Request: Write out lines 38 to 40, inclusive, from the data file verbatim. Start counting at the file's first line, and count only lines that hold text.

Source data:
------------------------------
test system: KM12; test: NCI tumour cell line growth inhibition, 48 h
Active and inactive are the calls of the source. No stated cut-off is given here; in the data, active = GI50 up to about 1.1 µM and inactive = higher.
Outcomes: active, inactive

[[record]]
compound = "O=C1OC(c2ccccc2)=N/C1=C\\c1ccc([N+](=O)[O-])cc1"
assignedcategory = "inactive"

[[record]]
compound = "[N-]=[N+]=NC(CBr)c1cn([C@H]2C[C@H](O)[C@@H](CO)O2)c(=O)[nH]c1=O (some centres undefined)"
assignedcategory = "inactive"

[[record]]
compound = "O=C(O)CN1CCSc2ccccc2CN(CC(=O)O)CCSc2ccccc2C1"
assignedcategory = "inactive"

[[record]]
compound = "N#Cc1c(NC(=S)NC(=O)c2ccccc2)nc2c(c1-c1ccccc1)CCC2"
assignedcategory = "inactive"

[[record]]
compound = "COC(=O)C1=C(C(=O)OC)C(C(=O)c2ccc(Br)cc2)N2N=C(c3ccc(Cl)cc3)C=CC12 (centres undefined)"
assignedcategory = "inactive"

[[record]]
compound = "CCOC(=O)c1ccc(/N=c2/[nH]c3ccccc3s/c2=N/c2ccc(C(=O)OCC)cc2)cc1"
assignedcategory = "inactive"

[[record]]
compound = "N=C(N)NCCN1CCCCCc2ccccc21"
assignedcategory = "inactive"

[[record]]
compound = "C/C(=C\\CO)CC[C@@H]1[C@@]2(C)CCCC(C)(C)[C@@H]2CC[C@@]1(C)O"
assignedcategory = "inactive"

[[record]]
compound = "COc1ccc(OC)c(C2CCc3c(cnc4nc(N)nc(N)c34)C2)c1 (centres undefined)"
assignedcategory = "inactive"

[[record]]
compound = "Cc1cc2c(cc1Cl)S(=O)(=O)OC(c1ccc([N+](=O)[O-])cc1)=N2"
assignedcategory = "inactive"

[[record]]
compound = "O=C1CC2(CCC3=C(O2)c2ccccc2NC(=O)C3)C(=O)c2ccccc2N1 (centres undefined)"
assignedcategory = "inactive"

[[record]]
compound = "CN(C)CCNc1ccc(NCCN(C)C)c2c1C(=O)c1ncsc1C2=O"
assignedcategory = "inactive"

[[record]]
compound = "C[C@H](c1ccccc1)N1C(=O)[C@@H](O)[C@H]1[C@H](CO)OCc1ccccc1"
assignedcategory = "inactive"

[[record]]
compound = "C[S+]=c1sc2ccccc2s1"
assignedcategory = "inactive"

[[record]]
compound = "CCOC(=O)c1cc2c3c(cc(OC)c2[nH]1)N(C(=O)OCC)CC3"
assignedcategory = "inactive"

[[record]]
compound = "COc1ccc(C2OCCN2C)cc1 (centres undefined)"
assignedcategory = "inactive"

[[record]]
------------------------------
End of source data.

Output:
compound = "CN(C)CCNc1ccc(NCCN(C)C)c2c1C(=O)c1ncsc1C2=O"
assignedcategory = "inactive"

[[record]]